The Fast Food Wars

Randy Beechman looked every inch the Westside Regional Director for McDonalds that he was. His belly swelled in direct proportion to the shrinking of his hairline. His arms were round and beefy, capable of hefting a fifty-pound bag of frozen fries and yet wobbling if you poked them like so much jell-o squeezed into the shape of a bicep. Even his clothes spoke to his job: button-up white short sleeved dress shirt with the red-and-yellow of the company colors on his tie. His pants were black, polyester, and roomy even on his bulk. His belt was cinched tight around his ample waist, pouches and pockets holding the gear of his profession in easy reach.

The day was warm, and Randy pulled a handkerchief from his breast pocket to mop at his brow for the fifth time. The air conditioning was bombed out, and it was summer in Los Angeles. Or as he liked to think of it: the pit of Hell.

The door chime beeped, and from his seat behind the manager’s desk, Randy could see that pimply-faced teen cashier (What was her name? Oh yeah, Angela) look up from behind the counter. She gasped, then turned towards Randy’s door and nodded. “It’s them, sir,” she said in her whiny, nasal voice.

Randy returned the nod and hoisted himself to his feet. “Them,” would be Phillip, the manager for this particular store, and a couple of the burger jockeys. Randy poked his head out of the door, checking to make sure the coast was clear, then he stepped out fully and his eyes sought Phillip. At first, he couldn’t see the man, only the two minimum-wage burger flippers. He hadn’t bothered to learn their names, and mentally he just called them “the white teen” and “the latino teen.”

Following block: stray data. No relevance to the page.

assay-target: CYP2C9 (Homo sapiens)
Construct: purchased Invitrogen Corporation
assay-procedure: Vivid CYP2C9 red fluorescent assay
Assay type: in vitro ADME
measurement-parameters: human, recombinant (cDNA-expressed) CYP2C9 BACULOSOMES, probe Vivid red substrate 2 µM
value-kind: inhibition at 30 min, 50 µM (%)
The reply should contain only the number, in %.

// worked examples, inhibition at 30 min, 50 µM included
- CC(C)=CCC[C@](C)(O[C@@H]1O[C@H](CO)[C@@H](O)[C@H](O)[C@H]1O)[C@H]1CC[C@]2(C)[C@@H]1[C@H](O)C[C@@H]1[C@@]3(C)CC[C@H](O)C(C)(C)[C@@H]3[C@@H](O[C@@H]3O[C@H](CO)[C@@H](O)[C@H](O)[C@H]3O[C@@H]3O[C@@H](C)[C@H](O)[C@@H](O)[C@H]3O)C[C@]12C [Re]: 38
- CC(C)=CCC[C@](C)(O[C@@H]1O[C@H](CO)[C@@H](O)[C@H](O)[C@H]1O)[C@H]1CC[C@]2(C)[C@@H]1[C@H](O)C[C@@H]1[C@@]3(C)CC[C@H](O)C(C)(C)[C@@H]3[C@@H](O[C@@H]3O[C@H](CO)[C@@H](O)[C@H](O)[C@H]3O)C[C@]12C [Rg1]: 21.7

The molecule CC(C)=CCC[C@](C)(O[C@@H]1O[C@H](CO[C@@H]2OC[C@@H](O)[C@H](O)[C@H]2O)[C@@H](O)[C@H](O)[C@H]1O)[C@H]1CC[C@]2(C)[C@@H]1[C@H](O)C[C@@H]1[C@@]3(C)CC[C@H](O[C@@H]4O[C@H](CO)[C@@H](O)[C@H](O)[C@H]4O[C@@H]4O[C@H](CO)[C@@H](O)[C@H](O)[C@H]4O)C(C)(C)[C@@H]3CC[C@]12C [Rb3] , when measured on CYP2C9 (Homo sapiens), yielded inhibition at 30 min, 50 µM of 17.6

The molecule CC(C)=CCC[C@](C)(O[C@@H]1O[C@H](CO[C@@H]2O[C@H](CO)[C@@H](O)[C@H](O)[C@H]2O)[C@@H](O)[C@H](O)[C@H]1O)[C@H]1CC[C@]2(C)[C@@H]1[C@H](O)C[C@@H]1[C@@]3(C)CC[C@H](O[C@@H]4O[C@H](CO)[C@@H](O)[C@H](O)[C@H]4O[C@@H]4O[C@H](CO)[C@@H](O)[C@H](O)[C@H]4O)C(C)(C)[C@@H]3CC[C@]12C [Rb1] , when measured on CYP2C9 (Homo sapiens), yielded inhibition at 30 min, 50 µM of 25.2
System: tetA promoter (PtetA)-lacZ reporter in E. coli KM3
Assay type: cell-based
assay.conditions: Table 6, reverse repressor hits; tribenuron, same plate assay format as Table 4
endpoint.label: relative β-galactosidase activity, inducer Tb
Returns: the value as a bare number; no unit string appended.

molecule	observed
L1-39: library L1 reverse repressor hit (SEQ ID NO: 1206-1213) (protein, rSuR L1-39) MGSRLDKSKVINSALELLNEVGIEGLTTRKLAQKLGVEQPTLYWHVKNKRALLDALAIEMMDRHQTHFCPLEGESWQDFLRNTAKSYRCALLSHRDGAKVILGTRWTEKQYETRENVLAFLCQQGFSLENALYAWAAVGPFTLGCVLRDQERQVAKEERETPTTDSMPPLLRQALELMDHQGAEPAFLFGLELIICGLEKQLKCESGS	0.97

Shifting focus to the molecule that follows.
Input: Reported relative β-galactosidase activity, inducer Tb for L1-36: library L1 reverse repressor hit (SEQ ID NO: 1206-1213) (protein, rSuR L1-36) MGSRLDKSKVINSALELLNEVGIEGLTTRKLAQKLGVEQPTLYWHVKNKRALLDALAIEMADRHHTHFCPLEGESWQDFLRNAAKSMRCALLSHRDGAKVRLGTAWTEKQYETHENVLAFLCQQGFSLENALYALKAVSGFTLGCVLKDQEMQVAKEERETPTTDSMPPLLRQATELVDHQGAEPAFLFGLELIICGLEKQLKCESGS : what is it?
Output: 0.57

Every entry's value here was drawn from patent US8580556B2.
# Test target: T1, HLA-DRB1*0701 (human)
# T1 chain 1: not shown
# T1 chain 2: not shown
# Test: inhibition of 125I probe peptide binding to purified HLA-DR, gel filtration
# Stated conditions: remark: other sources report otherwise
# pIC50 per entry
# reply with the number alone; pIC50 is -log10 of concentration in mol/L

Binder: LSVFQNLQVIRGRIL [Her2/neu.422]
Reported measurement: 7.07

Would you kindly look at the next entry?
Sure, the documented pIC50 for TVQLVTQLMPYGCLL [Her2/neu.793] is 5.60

Randy started to frown, to ask them where Phillip was, when the burger jockeys shifted and he spotted the manager. He was laying on one of the larger ‘family style’ tables. He wasn’t moving. His face, what there was left of it, was frozen in a rictus of pain. The rest of it was clearly the source of the pain. Randy was no doctor, but he’d seen enough casualties in his life. That was a third degree oil burn over 72% of Phillip’s face.

“What happened?”

The two burger nukers looked at each other. The latino one spoke. “You were right sir, KFC is having a sale on chicken nuggets, $.10 less than us for a 10-piece. We did it by the textbook: Tim and I,” he gestured at the white teen, “we flanked Phil while he went from car to car on approach. We never saw it sir. We never saw it.” The skinny boy began to blubber, so Randy turned his attention to the other one, Tim.

“What happened?” Randy repeated.

Tim cleared his throat, glanced at Angela, and then turned his attention back to Randy. “They has those radios for when you take drive-in orders in the parking lot, sir. Like In-n-Out does? And they had someone up on the roof, with what we assume was a spare fry cooker. We got near the door and suddenly we heard a sound from above. We looked up, and that fat bastard was dumping oil on Phil. We fired off a couple shots, then retreated. Philip stopped moaning around the time we were passing the 99 Cent Store. We figure that’s when he bit it.”

Randy was silent for a moment. Suddenly, he slammed his meaty fist on one of the tables. “Parking lot radios! I TOLD Corporate we should invest in those. No one has been able to touch In-n-Out since they started using them! Damnit!” He continued to fume for a minute or two before noticing that everyone was staring at him. He forced himself to relax, to adopt a normal tone of voice. Management Training 101. “All right. Not your fault guys. You couldn’t have known. Phillip should have been more cautious. It’s a manager’s duty to think of these things. Put your guns back in the walk-in and hang up your aprons. You have the rest of the day off.”

The two teens grinned and hurried to obey. No one likes losing a manager, but a half-day off is worth its weight in gold. They left Randy to contemplate Phillip’s body in silence while Angela hid back behind the counter. There was no doubt about it, Randy was forced to admit. The annual summer fast food wars were getting worse each year.


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